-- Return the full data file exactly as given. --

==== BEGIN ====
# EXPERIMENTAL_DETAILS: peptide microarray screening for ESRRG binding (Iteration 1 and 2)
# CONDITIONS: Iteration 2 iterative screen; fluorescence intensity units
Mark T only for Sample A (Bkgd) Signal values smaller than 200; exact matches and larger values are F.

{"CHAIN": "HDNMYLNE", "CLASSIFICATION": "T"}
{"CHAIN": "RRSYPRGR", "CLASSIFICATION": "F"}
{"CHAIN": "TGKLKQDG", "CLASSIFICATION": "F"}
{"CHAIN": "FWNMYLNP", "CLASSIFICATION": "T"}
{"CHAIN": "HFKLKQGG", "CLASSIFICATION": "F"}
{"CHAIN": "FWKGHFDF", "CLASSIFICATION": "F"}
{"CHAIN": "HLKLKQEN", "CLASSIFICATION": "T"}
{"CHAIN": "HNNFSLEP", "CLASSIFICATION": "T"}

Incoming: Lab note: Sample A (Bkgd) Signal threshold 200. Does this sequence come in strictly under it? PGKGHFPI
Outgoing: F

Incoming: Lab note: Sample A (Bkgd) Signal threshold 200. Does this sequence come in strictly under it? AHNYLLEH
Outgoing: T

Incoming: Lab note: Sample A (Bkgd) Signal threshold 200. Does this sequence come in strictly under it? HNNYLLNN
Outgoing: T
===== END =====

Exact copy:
# EXPERIMENTAL_DETAILS: peptide microarray screening for ESRRG binding (Iteration 1 and 2)
# CONDITIONS: Iteration 2 iterative screen; fluorescence intensity units
Mark T only for Sample A (Bkgd) Signal values smaller than 200; exact matches and larger values are F.

{"CHAIN": "HDNMYLNE", "CLASSIFICATION": "T"}
{"CHAIN": "RRSYPRGR", "CLASSIFICATION": "F"}
{"CHAIN": "TGKLKQDG", "CLASSIFICATION": "F"}
{"CHAIN": "FWNMYLNP", "CLASSIFICATION": "T"}
{"CHAIN": "HFKLKQGG", "CLASSIFICATION": "F"}
{"CHAIN": "FWKGHFDF", "CLASSIFICATION": "F"}
{"CHAIN": "HLKLKQEN", "CLASSIFICATION": "T"}
{"CHAIN": "HNNFSLEP", "CLASSIFICATION": "T"}

Incoming: Lab note: Sample A (Bkgd) Signal threshold 200. Does this sequence come in strictly under it? PGKGHFPI
Outgoing: F

Incoming: Lab note: Sample A (Bkgd) Signal threshold 200. Does this sequence come in strictly under it? AHNYLLEH
Outgoing: T

Incoming: Lab note: Sample A (Bkgd) Signal threshold 200. Does this sequence come in strictly under it? HNNYLLNN
Outgoing: T